Johan the Scrivener: Jiyoon Lee on the Pathologies of Johan Jönson

by on May.10, 2012

I have read Collobert Orbital (too bad I don’t have the book with me at this moment; I have to rely on my memory) & I am re-reading Bartleby the Scrivener by Melville. This post prompts me to think about the oppressive presence of operative system(s) in these two works: the power of Conveyor’s Belt/Production Line.
In Collobert Orbital, there are production lines that cannot be disobeyed, despite the fact that bodies are piling up in its production, filling up the space of the book. The production lines also embody themselves through the dash “—” which prompts the readers’ eyes to move along(along with the bodies, becoming part of the line-up); you can’t stop. you have to keep moving. to the future. to the production. What was really interesting about the dashes is that not only they are embodiment of the Conveyor’s Belt, the all-too-powerful production logic, they also seem to be NOISE that disrupts the smoothness of the poetry and language. (at this moment I also think of Juan Gelman’s slashes “/”, its physical presence on the page and the disruptive nature; Is it trauma that produces these un-readable, grammatical-system-defying-use of physical lines?)
It is surreal how the rhetoric of Future and Progress is now very thinly veiled Logic of Production and Utility/usefulness, and that doesn’t bother many people! As the language of “acting out of line” reveals, it is unacceptable to reject the line-up. Many would prefer staying in “line”. The Conveyor’s belt. The Production Line.
If Collobert Oribital can be read as resistance, conjuring of the Line, the System in the space of art and the voice of “the working class speaks back”, Bartleby can be read to be doing the similar thing– embodiment of the System (the narrative voice)–yet in the voice of the Conveyor/ the Operator, the voice of Liljestrand or Upperclass that condemns the “hatred” of working class.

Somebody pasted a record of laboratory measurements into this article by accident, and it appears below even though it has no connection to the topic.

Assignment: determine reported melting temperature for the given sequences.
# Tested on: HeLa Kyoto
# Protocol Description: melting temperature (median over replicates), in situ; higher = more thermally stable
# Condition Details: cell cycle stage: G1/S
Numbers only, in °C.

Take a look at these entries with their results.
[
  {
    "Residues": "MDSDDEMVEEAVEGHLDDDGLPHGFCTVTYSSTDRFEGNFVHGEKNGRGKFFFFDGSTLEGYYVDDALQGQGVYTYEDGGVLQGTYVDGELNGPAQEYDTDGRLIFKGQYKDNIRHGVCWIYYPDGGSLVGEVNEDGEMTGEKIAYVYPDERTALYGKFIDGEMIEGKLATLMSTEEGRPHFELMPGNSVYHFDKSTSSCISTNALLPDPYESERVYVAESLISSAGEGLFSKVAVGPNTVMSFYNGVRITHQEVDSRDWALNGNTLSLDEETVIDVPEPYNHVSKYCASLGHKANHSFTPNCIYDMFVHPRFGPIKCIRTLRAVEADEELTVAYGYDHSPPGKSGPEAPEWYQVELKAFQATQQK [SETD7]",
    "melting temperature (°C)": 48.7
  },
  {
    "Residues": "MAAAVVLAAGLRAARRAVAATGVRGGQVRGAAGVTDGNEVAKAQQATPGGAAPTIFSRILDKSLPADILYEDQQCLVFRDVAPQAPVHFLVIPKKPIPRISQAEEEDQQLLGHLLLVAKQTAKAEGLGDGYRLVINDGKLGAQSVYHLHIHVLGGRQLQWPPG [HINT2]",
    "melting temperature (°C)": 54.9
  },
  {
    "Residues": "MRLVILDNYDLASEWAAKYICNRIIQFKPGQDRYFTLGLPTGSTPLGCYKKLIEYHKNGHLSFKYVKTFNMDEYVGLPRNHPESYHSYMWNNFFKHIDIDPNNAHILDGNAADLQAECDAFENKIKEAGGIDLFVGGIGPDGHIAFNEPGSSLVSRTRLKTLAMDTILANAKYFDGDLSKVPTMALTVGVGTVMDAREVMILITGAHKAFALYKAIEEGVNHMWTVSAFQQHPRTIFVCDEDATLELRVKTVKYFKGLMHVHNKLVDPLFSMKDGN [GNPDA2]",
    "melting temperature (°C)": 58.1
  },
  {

In Bartleby, Bartleby’s willful voice of “I prefer not to” — not to become useful, not to become part of the production line of which all the other characters(only referred by their nickname) take part– baffles the narrator. In his logic, Bartleby should at least cease to exist in the sphere of production line that is his office. Like Liljestrand the narrator (whose name is never disclosed. he is the lawyer, the operator of the office system, his position is his only identity) first uses the rhetoric of pathology: he tries to understand Bartleby’s unwillingness to be useful to be coming from sickness. When the pathology fails the narrator in identifying just what Bartleby is, he tries the rhetoric of “Oh Humanity!”, the safely assumed commonground,middle-ground morality; with this rhetorics he gets to keep his position as the controller, conveyor by being the one who bestows sympathy. Yet, being entrenched in the logic of the Production Line, the narrator is overwhelmed just by Bartleby’s presence. His physical presence in the office itself becomes a pose, unnecessary, un-useful glitch which disrupts the conveyor’s belt of his.
It seems to me this anxiety of the narrator is similar to the anxiety of Liljestrand: the worker isn’t ceasing himself to become part of the Production line. Jönson isn’t just folding the towels obediently and invisibly like he should; Larsson isn’t obediently going to work and become part of the machine like he should. The extinguishment of the voice/presence is necessary in the system of Production. Like the dash of Jönson, Gelman’s /, Bartleby’s body,their art won’t extinguish itsel

1 comment for this entry:
  1. Shelley

    It’s stunning that one man wrote both Bartleby and Moby Dick.

    I wish Melville could have had more success in his lifetime….